Tuesday, March 25, 2014

Female Characters

A while back, I overheard someone in one of my classes talking about how Frankenstein has a very "feminine" feel to it, despite that Mary Shelley was writing from a male character's perspective. It sounded like he was complaining about it, but that might just be the way I interpreted it.

I kind of froze for a second. What does that even mean?

Here's the thing. I've heard variations of that complaint about a lot of things. I was playing Just Dance at my friend's house once, and she had some of her other friends over. So her friends, these two twin guys, are trying to play, but one of them would have to be a female character for that particular song. And he threw a minor tantrum over it, as though having a female icon for, like, three minutes of a game would completely emasculate him.

I think at that point, I shouted out at him,"Seriously? Because if I want to play a video game, I have to play as a dude all the time."

And it's true. I wouldn't call myself an avid gamer, but most of the games I play-- and all of the games I grew up on-- featured male protagonists. And when games do have female characters, it's still from a "male" perspective, being that game creators are usually straight men. Meaning they're either a) hypersexualized, b) useless/helpless/boring/whatever else within the context of the game, and/or c) a one-dimensional plot device. I've linked to her before, but Anita Sarkeesian of Feminist Frequency does a great job of breaking down a lot of the stereotypes of women in video games and in pop culture in general.

But back to Frankenstein. What I wanted to ask my classmate was: "Have you read a book about women written by a man?"

He would say yes. We all would say yes. And maybe you have to very socially-conscious to notice, but books about women written by men are generally horrifying. At best, many of them are cliched and stereotypical; at worst, the reader gets a very distinct sense of just how much the author hates women, which can be incredibly damaging on both an individual and a societal level (as is the case with the Beat Poets and Charles Bukowski-- in my experience, anyway).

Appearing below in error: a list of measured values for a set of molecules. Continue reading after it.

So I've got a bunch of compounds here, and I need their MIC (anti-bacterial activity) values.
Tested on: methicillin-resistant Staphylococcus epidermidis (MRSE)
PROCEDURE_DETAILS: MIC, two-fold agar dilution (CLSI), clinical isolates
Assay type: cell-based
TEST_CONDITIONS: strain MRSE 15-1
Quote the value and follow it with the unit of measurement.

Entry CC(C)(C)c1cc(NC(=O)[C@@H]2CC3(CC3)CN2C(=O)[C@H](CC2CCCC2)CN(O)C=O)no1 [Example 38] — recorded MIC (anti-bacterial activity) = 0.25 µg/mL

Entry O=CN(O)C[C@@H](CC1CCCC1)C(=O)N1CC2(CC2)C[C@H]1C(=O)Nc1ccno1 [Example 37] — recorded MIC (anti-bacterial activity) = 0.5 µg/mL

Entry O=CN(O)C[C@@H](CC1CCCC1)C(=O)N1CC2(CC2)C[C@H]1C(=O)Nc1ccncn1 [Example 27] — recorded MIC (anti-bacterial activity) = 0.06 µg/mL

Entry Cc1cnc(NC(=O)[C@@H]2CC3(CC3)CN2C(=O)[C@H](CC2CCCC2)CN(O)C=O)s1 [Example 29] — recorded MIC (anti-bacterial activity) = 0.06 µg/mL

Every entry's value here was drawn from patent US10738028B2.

I'm not the best judge of whether or not Frankenstein is a convincingly "masculine" character, but I think at worst, it's just not believable. It's not damaging; it won't make male readers hate themselves, or female readers see men as inferior. It's just unrealistic.
Junot Diaz, a Dominican-born writer and activist, actually has a great quote on the subject:

If you’re a boy writer, it’s a simple rule: you’ve gotta get used to the fact that you suck at writing women and that the worst woman writer can write a better man than the best male writer can write a good woman. And it’s just the minimum. Because the thing about the sort of heteronormative masculine privilege, whether it’s in Santo Domingo, or the United States, is you grow up your entire life being told that women aren’t human beings, and that women have no independent subjectivity.
And I think the first step is to admit that you, because of your privilege, have a very distorted sense of women’s subjectivity. And without an enormous amount of assistance, you’re not even going to get a D. I think with male writers the most that you can hope for is a D with an occasional C thrown in. Where the average women writer, when she writes men, she gets a B right off the bat, because they spent their whole life being taught that men have a subjectivity. In fact, part of the whole feminism revolution was saying, “Me too, motherf--.” So women come with it built in because of the society.
The full quote is slightly inappropriate for this blog, but you can google it-- I think it's much more impactful.

Just something to think about.

Stay classy,

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